Lets call it an Irish pub,
    Caffreys, Harp, Kilkenny on tap,
    The Guinness pie & that cabbage crap,
    The ideal wannabee Paddy trap,
    We'll call it an Irish pub,

    Whale, oil, beef, hooked! I swear upon the holy book,
    The only 'craic' you'll get is a slap in the ear,
    Whale, oil, beef, hooked! I'll up & burst yer filthy mug,
    If you draw one more shamrock in me beer!

    We'll raise the price o' beer a dollar,
    We'll make em wear a shirt & collar,
    We'll fly a bloody tri-colour,
    And call it an Irish pub,
    Jager bombs & double shots,
    The underagers think its tops,
    We'll spike the drinks & pay the cops,
    We got us an Irish pub.

    The quick one in the filthy bog,
    The partin' glass across the lug,
    O' the lady-O, the dirty dog,
    We got us an Irish pub,
    It's over to me and over to you,
    We'll skip along the Avenue,
    And who t'hell is Ronnie Drew?
    We got us an Irish pub.

    Plasma screens & neon lights,
    Kara-farkin-oke nights,
    The bouncers they can pick the fights,
    We'll call it an Irish pub,
    Plastic cups, a polished floor,
    We'll hose the blood right out the door,
    And let the knucklers back for more,
    We got us an Irish pub,

    Oh top o' the mornin', Garryowen,
    Kiss me I'm Irish, Molly Malone,
    Failte, Slainte, Pog ma thon,
    We got us an Irish pub,
    Spike the punch & strip the willow,
    Strike me up the rakes o' Mallow,
    The Liffey never ran so shallow,
    We got us an Irish pub.

    Tuesday, 19 February 2013

    UK OK ?

    Space Station Says Hello Ireland as Gaeilge

    The first Canadian to walk in space had another first last night when he became the first person to participate in an twitter exchange as Gaeilge from outer space writes ÉANNA Ó CAOLLAÍ

    Cmdr Chris Hadfield tweeted a night-time photograph of Dublin taken from the International Space Station (ISS) with a message written in Irish.
    The Ontario-born flight engineer posted his tweet or tuít in Irish, with the message: “@Cmdr_Hadfield: Tá Éire fíorálainn! Land of green hills dark beer. With Dublin glowing in the Irish night.”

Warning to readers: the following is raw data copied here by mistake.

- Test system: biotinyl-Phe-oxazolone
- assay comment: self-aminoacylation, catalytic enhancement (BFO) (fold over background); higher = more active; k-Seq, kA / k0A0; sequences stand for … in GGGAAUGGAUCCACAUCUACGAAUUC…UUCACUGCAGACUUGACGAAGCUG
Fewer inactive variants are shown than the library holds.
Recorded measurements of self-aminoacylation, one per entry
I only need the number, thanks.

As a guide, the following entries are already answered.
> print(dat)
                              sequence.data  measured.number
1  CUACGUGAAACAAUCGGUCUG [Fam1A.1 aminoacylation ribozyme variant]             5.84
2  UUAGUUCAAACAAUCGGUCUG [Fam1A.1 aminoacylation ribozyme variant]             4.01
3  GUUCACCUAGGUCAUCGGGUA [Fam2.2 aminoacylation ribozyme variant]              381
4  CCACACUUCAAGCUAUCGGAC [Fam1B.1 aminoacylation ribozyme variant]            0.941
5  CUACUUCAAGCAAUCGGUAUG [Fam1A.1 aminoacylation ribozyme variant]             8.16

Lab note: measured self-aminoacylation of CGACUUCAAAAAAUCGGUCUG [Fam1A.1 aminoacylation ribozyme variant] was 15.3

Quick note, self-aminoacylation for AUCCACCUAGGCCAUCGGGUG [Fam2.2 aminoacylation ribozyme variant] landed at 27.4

Cmdr Hadfield (53) first engaged the Irish twitter community last month when he tweeted a daylight photograph of Dublin. He triggered a flurry of online responses when he admitted he was unsure as to what port city he had just snapped.
    As with his first photograph of Dublin, last night’s tweet attracted a great deal of online interest. Many wondered if his daughter was to thank for his Irish after he participated in an “Ask me Anything” session on Reddit on Sunday during which he revealed that his daughter was living in Ireland.
    @CilliandeBurca tweeted “Maith Thú A Cheannasaí! Nice to see there’s some Gaeilge in space! :-)”
    @LaurenNiCuinn tweeted “is maith liom do cuid gaeilge. Go raibh maith agat!!!”
    The Canadian astronaut responded to his many Irish followers: “Wow, I can feel the warmth of the Irish all the way up here – go raibh maith agaibh!”

    "We’re Losing Our Civic Courage.” Julian Assange
    By John Keane

    February 18, 2013 "
    Information Clearing House" - Everybody warned this would be no ordinary invitation, and they were right. Three hundred metres from Knightsbridge underground station, just a stone’s throw from fashion-conscious Harrods, I suddenly encounter a wall of police. I try to remember my instructions. Look straight ahead. Avoid eye contact. If asked my name, reply with a question. Ask who authorised them to ask. Climb the stone steps. Act purposefully. Appear to know exactly where you’re heading. I don’t.